They said: Sell EXEL, as no partner is interested in the firm’s FDA approved cabozantinib to date.
What really happened: It did not take long for IPSEN to come forward and take the responsibility of marketing cabozantinib abroad and pay $200 million upfront payment to Exelixis.
They said: Although the FDA approved Cabometyx (cabozantinib) for advanced renal cell carcinoma (RCC), the drug will not be able to compete with a checkpoint inhibitor approved for the same.
The fact is: For the first time, a kidney cancer drug Cabometyx demonstrates robust and clinically meaningful improvements in all three key efficacy parameters, Overall survival, progression free survival, and objective response rate in a large Phase 3 pivotal trial on advanced RCC.
Cabometyx label cites all the statistical significance in the three key efficacy parameters cited above. No company can lie in their approved drugs’ labels. Also cited in the label is the fact that Cabometyx will be used in case the checkpoint inhibitor drug fails to treat advanced RCC carcinoma.
Another fact is that Exelixis’ CTEP collaborators are already conducting a Phase 1b study evaluating the combination of cabozantinib plus the checkpoint inhibitor Opdivo (nivolumab)with or without ipilimumab in patients with genitourinary cancers including RCC.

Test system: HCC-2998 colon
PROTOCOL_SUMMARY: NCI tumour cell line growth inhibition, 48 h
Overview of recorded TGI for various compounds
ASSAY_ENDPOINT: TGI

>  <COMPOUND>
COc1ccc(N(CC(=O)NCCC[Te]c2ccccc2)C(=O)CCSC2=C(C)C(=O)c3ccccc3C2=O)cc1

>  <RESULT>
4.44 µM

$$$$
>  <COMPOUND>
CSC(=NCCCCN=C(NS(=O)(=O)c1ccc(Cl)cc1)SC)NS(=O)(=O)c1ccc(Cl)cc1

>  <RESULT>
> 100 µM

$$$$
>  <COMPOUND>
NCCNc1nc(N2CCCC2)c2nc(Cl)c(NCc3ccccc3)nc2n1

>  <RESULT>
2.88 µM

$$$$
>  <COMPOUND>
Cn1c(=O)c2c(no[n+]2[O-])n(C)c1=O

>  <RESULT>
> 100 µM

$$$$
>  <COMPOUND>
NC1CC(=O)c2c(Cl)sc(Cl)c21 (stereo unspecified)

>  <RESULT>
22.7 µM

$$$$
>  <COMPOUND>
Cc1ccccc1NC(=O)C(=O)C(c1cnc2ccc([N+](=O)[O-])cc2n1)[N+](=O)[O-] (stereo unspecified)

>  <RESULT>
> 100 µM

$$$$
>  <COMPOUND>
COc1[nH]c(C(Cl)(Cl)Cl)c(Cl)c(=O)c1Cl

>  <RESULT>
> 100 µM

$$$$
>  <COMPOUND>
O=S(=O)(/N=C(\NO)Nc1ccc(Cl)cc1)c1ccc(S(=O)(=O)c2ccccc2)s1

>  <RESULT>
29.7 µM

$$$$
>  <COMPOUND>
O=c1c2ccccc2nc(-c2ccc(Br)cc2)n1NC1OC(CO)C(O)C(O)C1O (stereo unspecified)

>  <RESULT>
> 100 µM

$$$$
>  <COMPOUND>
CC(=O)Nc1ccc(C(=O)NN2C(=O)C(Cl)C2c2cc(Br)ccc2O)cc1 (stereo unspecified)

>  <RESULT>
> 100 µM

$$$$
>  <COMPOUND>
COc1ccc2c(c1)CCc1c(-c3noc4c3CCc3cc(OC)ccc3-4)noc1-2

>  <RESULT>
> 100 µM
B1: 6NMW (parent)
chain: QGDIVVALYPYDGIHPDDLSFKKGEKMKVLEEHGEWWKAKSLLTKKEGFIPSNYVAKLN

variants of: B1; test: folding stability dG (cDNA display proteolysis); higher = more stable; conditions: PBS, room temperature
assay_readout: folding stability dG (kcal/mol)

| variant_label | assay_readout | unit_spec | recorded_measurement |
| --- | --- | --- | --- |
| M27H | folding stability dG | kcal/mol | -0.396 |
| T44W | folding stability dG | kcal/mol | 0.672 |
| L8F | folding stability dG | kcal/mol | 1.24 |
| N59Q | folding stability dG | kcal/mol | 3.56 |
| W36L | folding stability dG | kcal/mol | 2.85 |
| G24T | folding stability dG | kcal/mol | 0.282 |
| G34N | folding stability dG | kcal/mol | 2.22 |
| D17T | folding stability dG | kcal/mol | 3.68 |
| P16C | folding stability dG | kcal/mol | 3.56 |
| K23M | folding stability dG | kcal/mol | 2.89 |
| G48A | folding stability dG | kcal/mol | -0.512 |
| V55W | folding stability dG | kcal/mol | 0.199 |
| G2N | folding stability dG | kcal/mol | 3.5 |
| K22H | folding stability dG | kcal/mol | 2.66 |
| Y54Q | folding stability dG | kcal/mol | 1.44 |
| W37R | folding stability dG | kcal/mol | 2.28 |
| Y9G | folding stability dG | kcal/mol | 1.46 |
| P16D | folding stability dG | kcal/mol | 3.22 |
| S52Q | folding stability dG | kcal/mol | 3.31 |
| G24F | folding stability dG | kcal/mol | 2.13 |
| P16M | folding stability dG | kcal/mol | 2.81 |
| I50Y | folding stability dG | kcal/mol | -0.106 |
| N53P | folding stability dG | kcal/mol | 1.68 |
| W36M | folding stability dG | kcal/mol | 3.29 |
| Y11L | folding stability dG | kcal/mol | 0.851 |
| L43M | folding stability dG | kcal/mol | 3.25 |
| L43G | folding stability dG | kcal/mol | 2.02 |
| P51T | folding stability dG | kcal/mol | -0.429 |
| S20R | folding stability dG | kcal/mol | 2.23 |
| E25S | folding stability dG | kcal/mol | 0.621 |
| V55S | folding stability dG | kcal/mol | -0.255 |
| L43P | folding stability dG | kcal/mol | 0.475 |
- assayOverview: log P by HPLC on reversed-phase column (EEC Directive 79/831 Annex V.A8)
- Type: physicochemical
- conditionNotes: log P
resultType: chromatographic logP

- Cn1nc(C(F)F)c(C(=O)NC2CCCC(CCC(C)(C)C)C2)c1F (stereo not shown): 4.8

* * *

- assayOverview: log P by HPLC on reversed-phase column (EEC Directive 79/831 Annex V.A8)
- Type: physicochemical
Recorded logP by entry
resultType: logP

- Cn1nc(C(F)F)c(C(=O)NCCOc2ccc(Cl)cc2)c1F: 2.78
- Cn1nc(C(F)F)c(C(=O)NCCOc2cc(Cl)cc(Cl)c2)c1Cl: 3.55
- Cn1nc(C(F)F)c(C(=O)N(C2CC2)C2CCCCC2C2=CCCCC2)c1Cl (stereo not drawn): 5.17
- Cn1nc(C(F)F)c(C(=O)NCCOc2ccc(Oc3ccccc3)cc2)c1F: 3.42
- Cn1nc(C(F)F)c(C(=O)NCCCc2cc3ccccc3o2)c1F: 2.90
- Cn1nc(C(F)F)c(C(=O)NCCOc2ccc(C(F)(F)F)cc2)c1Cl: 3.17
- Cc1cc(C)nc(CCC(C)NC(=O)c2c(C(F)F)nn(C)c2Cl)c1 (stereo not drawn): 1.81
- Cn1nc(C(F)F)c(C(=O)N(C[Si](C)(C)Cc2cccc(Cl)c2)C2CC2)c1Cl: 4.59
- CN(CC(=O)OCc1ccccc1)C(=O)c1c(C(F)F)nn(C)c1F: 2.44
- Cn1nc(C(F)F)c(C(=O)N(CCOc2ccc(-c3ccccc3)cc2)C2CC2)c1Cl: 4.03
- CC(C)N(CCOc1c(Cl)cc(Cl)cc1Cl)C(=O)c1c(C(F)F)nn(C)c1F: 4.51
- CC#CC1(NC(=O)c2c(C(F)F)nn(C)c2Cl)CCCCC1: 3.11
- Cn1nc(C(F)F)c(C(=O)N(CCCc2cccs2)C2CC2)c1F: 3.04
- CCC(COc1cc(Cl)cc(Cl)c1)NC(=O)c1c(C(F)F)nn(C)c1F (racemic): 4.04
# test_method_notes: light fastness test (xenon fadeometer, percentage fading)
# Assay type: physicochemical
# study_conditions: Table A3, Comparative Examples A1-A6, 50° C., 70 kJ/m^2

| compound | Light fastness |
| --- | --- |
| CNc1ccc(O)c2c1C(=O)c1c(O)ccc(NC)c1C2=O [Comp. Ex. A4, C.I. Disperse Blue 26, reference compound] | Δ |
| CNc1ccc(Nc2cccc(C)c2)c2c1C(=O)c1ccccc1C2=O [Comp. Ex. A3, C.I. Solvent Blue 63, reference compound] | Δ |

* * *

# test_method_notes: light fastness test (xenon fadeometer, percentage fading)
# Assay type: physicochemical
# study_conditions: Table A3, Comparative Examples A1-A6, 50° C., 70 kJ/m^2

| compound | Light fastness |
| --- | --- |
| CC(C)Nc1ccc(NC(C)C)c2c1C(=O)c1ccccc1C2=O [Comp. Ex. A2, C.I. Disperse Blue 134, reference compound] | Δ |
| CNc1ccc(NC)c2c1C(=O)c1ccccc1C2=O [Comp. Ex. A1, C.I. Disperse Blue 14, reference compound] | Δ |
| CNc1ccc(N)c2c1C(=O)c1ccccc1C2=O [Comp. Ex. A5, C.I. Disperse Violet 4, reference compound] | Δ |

They said: Cabometyx has adverse effects that might deter oncologists from using it.
The Fact is: Cabometyx side effects are predictable and oncologists have become familiar with them through previous use in the real market after the same drug was approved for Thyroid cancer. Oncologists know how to manage Cabometyx’ adverse effects, making the reward by-far outweighs the risk. More important is that following the overall survival results, and, prior to Cabometyx approval, three hundred prescriptions for RCC have been filled. And two days following the approval, prescription for the drug started to come.
The Investigative Sponsor Trial (IST) program and the CTEP program have a total of 45 planned or ongoing trials. This include randomized Phase 2 trials as well as single agent studies and combination studies with targeted agents, as well as with immune checkpoint inhibitors in a variety of indications.
For Liver cancer: Ongoing Phase 3 study in second line treatment of hepatocellular cancer or (HCC) continues to accrue patients globally in the CELESTIAL trial – a randomized placebo controlled study in patients with advanced HCC who have received prior sorafenib. The primary end point is overall survival (OS) and results of the study is expected in mid 2017 timeframe.
More for Cobimetinib combination results are scheduled for presentation at the next American Society of Clinical Oncology (ASCO) meeting. These presentations are important as the combinations aim at amassing more people to respond to treatments.
Eight presentations at ASCO, covering cobimetinib results. They include:
– Cobimetinib with Roche’s anti PD-L1 product atezolizumab in colorectal cancer.
– Cobimetinib plus vemurafenib in the BRAF-mutant melanoma program and;